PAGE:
MAR-2 OT:RR:NC:N1:117

Mr. Alex Romero
A.F. Romero Co.
1749 Stergios Road
Calexico, CA 92231

RE: The country of origin of steel tubing; Applicability of Section 232 Duties

Dear Mr. Romero:

This is in response to your letter dated June 27, 2018, in which you requested a binding ruling on behalf of Merchant Metals Inc., as to the country of origin of steel tubing/pipe for use as fence posts in ornamental fence panels.

Steel tubing manufactured in the United States is exported to Mexico where it will be painted, passed through an iron phosphate treatment to inhibit rust and then chemically etched. The tubing is then imported back to the United States. These square tubes are made to various sizes ranging from 2” x 2” to 4” x 4” and have lengths ranging from 3’ to 10’.

You state that the raw tubing is classified in subheading 7306.61.5000, Harmonized Tariff Schedule of the United States (HTSUS), which provides for other tubes, pipes and hollow profiles (for example, open seamed or welded, riveted or similarly closed), of iron or steel, other, welded, of noncircular cross section, of square or rectangular cross section, having a wall thickness of less than 4 mm, of iron or nonalloy steel.

Section 304 of the Tariff Act of 1930 (19 U.S.C. 1304), as amended, provides that unless excepted, every article of foreign origin imported into the U.S. shall be marked in a conspicuous place as legibly, indelibly, and permanently as the nature of the article (or its container) will permit, in such a manner as to indicate to the ultimate purchaser in the U.S. the English name of the country of origin of the article.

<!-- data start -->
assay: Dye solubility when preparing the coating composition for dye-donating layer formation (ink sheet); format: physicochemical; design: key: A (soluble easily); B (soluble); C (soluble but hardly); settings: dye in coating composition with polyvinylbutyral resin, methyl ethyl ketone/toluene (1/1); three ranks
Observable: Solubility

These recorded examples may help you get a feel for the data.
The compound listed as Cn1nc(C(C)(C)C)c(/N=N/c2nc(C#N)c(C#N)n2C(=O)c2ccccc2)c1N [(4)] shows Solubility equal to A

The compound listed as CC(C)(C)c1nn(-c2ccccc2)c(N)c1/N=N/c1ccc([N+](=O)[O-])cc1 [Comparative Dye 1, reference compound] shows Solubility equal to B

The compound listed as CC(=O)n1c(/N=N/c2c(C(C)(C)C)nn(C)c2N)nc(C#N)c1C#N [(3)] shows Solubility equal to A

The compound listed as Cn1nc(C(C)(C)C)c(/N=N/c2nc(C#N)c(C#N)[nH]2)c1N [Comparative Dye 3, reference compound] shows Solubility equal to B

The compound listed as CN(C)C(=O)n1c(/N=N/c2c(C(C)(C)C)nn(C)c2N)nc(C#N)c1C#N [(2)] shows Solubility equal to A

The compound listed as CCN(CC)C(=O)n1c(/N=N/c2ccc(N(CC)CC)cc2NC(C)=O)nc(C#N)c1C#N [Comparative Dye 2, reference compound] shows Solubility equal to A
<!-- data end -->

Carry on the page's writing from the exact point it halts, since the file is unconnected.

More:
Part 134, Customs Regulations (19 CFR Part 134), implements the country of origin marking requirements of 19 U.S.C. 1304. Pursuant to 19 CFR 134.1(b), further work or material added to an article in another country must effect a substantial transformation in order to render such other country the “country of origin” within the meaning of this part; however, for a good of a NAFTA country, the NAFTA Marking Rules will determine the country of origin.

Since in this case, the raw tube/pipe is shipped to Mexico to undergo further processing, the NAFTA Marking Rules set forth at 19 CFR 102.20 would apply. Based on your classification of the imported pipe in subheading 7306.61.5000, HTSUS, the rule of origin set forth at 19 CFR 102.20(n) would be:

7301-7307…………… A change to heading 7301 through 7307 from any other heading, including another heading within that group….

The raw pipe enters Mexico classified in heading 7306, HTSUS, and after treatment, it is returned to the United States classified in heading 7306, HTSUS. As such, a change of heading does not occur.

Since the tariff shift rule set forth in 19 CFR 102.20 is not satisfied, pursuant to 19 CFR 102.11(b)(1), the country of origin of the good would be the country of the single material that imparts the essential character to the good. The rule of interpretation set forth in 19 CFR 102.18(b)(1)(iii) states that if there is only one material that is classified in a tariff provision from which a change in tariff classification is not allowed under the 102.20 specific rule or other requirements applicable to the good, then that material will represent the single material that imparts the essential character to the good under 102.11. Therefore, the raw pipe would be the single material that imparts the essential character to the good.

Accordingly, the country of origin of the imported finished pipe under 19 CFR 102.11 would be the country of origin of the raw pipe for country of origin marking and duty purposes. In this particular case, it would be the United States, and therefore in our opinion the tubing is not subject to Section 232 duties.

This ruling is being issued under the provisions of Part 177 of the Customs Regulations (19 CFR Part 177).

A copy of the ruling or the control number indicated above should be provided with the entry documents filed at the time this merchandise is imported. If you have any questions regarding the ruling, contact National Import Specialist Mary Ellen Laker at [email protected]


Steven A. Mack
National Commodity Specialist Division